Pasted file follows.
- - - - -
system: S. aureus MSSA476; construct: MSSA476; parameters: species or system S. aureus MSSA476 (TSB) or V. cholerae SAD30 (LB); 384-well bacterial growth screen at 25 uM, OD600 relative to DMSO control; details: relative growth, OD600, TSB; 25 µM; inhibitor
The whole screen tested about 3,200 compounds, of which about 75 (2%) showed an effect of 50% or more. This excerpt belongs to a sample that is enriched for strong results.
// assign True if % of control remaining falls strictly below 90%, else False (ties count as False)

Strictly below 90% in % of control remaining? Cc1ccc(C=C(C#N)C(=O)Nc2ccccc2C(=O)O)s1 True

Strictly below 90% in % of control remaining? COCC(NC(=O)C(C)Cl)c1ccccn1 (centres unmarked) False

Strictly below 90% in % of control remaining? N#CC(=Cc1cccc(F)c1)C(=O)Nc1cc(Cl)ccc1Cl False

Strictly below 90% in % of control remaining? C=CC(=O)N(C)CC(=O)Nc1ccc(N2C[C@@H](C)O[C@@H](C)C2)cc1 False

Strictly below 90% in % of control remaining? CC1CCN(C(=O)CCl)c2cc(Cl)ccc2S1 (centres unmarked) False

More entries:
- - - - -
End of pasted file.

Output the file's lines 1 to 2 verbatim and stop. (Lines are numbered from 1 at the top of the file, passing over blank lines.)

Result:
system: S. aureus MSSA476; construct: MSSA476; parameters: species or system S. aureus MSSA476 (TSB) or V. cholerae SAD30 (LB); 384-well bacterial growth screen at 25 uM, OD600 relative to DMSO control; details: relative growth, OD600, TSB; 25 µM; inhibitor
The whole screen tested about 3,200 compounds, of which about 75 (2%) showed an effect of 50% or more. This excerpt belongs to a sample that is enriched for strong results.